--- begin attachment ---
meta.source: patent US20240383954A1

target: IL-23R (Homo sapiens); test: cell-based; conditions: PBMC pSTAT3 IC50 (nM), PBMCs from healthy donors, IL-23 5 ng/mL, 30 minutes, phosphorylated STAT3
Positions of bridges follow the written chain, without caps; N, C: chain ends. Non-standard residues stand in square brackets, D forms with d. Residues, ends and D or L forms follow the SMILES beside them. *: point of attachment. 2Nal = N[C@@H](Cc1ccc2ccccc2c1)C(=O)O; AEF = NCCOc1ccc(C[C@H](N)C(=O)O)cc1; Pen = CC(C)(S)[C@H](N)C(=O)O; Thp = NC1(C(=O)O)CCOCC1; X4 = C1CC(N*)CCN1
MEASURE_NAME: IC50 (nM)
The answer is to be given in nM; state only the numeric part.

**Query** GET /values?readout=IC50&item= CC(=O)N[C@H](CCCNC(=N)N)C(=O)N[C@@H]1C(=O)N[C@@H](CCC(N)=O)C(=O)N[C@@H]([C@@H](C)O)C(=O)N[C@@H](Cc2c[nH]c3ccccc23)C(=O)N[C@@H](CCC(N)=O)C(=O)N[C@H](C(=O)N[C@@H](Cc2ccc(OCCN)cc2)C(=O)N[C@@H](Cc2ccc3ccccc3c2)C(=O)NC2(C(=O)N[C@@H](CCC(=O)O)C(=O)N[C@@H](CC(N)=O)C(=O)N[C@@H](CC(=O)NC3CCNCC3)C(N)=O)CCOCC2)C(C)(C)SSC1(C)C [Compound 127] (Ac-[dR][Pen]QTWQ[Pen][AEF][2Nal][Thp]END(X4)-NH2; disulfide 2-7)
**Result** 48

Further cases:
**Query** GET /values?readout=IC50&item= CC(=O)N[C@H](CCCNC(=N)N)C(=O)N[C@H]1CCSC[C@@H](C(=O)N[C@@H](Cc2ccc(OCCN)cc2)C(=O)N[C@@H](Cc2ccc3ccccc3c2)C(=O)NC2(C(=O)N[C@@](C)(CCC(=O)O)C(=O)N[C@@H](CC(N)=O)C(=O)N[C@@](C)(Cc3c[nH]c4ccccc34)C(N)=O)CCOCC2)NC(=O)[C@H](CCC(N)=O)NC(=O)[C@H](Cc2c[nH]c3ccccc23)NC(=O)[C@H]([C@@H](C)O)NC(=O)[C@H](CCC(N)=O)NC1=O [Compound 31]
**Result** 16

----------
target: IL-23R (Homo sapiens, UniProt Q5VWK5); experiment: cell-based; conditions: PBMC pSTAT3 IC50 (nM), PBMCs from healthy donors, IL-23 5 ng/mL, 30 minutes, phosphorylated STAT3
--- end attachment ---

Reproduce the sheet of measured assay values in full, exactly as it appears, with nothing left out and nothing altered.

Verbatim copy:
meta.source: patent US20240383954A1

target: IL-23R (Homo sapiens); test: cell-based; conditions: PBMC pSTAT3 IC50 (nM), PBMCs from healthy donors, IL-23 5 ng/mL, 30 minutes, phosphorylated STAT3
Positions of bridges follow the written chain, without caps; N, C: chain ends. Non-standard residues stand in square brackets, D forms with d. Residues, ends and D or L forms follow the SMILES beside them. *: point of attachment. 2Nal = N[C@@H](Cc1ccc2ccccc2c1)C(=O)O; AEF = NCCOc1ccc(C[C@H](N)C(=O)O)cc1; Pen = CC(C)(S)[C@H](N)C(=O)O; Thp = NC1(C(=O)O)CCOCC1; X4 = C1CC(N*)CCN1
MEASURE_NAME: IC50 (nM)
The answer is to be given in nM; state only the numeric part.

**Query** GET /values?readout=IC50&item= CC(=O)N[C@H](CCCNC(=N)N)C(=O)N[C@@H]1C(=O)N[C@@H](CCC(N)=O)C(=O)N[C@@H]([C@@H](C)O)C(=O)N[C@@H](Cc2c[nH]c3ccccc23)C(=O)N[C@@H](CCC(N)=O)C(=O)N[C@H](C(=O)N[C@@H](Cc2ccc(OCCN)cc2)C(=O)N[C@@H](Cc2ccc3ccccc3c2)C(=O)NC2(C(=O)N[C@@H](CCC(=O)O)C(=O)N[C@@H](CC(N)=O)C(=O)N[C@@H](CC(=O)NC3CCNCC3)C(N)=O)CCOCC2)C(C)(C)SSC1(C)C [Compound 127] (Ac-[dR][Pen]QTWQ[Pen][AEF][2Nal][Thp]END(X4)-NH2; disulfide 2-7)
**Result** 48

Further cases:
**Query** GET /values?readout=IC50&item= CC(=O)N[C@H](CCCNC(=N)N)C(=O)N[C@H]1CCSC[C@@H](C(=O)N[C@@H](Cc2ccc(OCCN)cc2)C(=O)N[C@@H](Cc2ccc3ccccc3c2)C(=O)NC2(C(=O)N[C@@](C)(CCC(=O)O)C(=O)N[C@@H](CC(N)=O)C(=O)N[C@@](C)(Cc3c[nH]c4ccccc34)C(N)=O)CCOCC2)NC(=O)[C@H](CCC(N)=O)NC(=O)[C@H](Cc2c[nH]c3ccccc23)NC(=O)[C@H]([C@@H](C)O)NC(=O)[C@H](CCC(N)=O)NC1=O [Compound 31]
**Result** 16

----------
target: IL-23R (Homo sapiens, UniProt Q5VWK5); experiment: cell-based; conditions: PBMC pSTAT3 IC50 (nM), PBMCs from healthy donors, IL-23 5 ng/mL, 30 minutes, phosphorylated STAT3